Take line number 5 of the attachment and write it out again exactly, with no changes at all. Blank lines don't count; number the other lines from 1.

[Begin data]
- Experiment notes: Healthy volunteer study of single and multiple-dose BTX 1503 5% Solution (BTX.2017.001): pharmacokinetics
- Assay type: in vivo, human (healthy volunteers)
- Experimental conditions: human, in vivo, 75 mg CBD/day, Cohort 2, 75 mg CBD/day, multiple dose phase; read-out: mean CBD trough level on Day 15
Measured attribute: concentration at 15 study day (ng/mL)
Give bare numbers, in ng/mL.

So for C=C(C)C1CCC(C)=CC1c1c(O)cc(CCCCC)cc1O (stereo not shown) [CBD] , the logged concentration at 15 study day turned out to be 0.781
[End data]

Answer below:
Give bare numbers, in ng/mL.